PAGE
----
GE, Sasol Sign Service Agreement for New Power Project That Could Help Ease South Africas Energy Crisis

GE, Sasol Sign Service Agreement for New Power Project That Could Help Ease South Africas Energy Crisis

GE Energy announced today that it has signed a 15-year service agreement with South African oil and gas company Sasol. Under the agreement, GE Energy will provide around-the-clock monitoring and diagnostics of Sasol’s new power plant in Secunda, which could help ease South Africa’s energy crisis.

South Africa, which has Africa’s largest economy, is in the grip of an electricity supply crunch. Nationwide power cuts early this year affected large aluminum smelters and forced gold and platinum mines to temporarily shut down operations. The mines, a cornerstone of the economy, have since then seen production fall after operating with reduced power supplies.

The new 280-megawatt power plant, which will feature the first installation in South Africa of GE Energy’s Frame 9E gas turbines, will be located at the site of Sasol’s synthetic fuels facility in Secunda. The new plant will provide power for the production of synfuels, with excess electricity sold to Eskom, the state-owned utility.

“We’re very pleased to work with Sasol to help improve the energy supply in South Africa,” said Mark Digby, GE Energy Africa region executive. “As one of South Africa’s leaders in energy self-sufficiency, Sasol is committed to optimizing electricity consumption, for the good of both the company and the power needs of the country. The new Secunda plant will enable Sasol to increase its on-site power generation capacity while also reducing electricity demand on Eskom.”

The multi-million dollar contractual service agreement signed by GE Energy and Sasol covers all maintenance activities for the two GE Frame 9E gas turbines at the site over the 15-year period. The agreement also includes 24-hour-a-day monitoring and diagnostics of the gas turbines’ performance.

“The key benefit of this contract is to meet Sasol’s critical requirement for long-term reliability and plant performance, which will help Sasol to fulfill the conditions of its power purchase agreement with Eskom and assure a steady revenue stream,” said Digby. “Also, the improved plant operations and efficiencies to be achieved under the CSA will contribute to an improvement in emissions performance, ensuring that the facility can meet new reduction standards for industrial emissions.”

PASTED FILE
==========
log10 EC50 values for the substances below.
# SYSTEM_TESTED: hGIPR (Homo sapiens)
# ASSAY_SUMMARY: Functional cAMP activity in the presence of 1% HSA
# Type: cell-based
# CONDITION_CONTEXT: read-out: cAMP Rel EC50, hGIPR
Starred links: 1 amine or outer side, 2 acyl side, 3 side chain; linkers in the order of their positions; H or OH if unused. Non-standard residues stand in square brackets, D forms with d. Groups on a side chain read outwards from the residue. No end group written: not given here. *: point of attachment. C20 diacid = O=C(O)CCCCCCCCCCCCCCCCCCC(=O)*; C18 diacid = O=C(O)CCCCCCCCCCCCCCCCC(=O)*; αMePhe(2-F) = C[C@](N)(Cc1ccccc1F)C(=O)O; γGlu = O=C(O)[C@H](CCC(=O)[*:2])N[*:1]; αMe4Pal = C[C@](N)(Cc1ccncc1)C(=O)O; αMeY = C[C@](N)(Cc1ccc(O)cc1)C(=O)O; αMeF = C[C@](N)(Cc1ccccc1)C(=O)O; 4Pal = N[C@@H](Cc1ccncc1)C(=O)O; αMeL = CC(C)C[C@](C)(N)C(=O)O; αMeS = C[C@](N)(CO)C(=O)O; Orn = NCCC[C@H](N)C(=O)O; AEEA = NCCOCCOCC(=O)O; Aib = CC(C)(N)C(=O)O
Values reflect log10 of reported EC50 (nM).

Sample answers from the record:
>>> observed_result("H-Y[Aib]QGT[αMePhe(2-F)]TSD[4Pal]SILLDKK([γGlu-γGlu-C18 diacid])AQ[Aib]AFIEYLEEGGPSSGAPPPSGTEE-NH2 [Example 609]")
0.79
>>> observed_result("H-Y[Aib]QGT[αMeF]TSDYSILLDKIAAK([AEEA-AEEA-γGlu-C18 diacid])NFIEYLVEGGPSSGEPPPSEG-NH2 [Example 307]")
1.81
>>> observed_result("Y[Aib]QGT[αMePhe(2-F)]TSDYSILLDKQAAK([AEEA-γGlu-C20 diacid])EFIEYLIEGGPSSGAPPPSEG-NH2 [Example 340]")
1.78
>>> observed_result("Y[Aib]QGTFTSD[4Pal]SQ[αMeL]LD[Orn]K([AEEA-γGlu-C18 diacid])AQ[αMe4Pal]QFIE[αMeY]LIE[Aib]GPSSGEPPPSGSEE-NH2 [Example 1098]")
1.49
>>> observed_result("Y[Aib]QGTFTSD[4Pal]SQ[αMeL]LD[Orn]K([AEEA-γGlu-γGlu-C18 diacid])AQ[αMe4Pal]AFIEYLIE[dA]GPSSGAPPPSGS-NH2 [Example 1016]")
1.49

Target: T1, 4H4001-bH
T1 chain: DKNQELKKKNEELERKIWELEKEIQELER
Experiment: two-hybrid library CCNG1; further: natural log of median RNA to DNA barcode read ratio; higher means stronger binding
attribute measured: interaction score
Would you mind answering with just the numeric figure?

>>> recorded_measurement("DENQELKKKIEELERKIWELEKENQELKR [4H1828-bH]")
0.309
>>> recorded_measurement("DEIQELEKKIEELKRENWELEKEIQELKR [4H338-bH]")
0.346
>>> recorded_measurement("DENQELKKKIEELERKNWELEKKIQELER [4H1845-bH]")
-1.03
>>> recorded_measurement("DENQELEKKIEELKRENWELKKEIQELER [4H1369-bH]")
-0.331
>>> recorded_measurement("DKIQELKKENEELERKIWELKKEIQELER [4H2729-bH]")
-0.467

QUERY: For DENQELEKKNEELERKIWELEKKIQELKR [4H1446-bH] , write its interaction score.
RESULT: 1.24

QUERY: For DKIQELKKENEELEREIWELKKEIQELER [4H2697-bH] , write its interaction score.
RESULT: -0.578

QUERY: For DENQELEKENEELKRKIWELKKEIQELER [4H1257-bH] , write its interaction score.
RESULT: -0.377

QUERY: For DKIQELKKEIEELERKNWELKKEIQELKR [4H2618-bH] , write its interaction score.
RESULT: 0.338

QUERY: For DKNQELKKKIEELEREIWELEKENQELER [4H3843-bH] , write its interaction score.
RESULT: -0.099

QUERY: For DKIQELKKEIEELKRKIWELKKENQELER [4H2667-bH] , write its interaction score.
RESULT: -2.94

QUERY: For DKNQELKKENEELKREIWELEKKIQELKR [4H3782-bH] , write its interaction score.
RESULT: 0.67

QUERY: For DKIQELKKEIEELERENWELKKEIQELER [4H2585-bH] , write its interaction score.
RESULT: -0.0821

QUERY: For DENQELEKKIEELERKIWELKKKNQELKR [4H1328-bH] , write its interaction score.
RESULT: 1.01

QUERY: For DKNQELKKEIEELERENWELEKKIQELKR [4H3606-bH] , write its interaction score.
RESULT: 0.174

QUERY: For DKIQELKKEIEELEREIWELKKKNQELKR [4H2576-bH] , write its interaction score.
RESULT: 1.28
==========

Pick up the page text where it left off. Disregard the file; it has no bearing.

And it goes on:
Initially, natural gas will be the fuel for the gas turbines, but future plans call for the use of low-BTU gas/flare gas, for a further reduction in emissions.

In addition to providing much-needed power to help alleviate South Africa’s energy shortfall, the Secunda plant will contribute to the local economy by creating new jobs and developing local talent. Sasol’s extensive experience in plant operations will be complemented by the gas turbine technology and expertise that GE will provide.

“Projects like the Secunda plant underscore our commitment to localize and expand our presence in key growth areas, such as South Africa,” said Digby. “Our broad portfolio of power generation options is well suited to help countries throughout the region meet their growing energy requirements.”

The new power plant project expands GE Energy’s existing relationship with Sasol; there are 22 GE steam turbines operating at the Secunda site.

Sasol is an integrated oil and gas company with substantial chemical interests. Based in South Africa and operating worldwide, Sasol is listed on the NYSE and JSE stock exchanges. The company is a leading provider of liquid transportation fuels in South Africa and a major international producer of chemicals.

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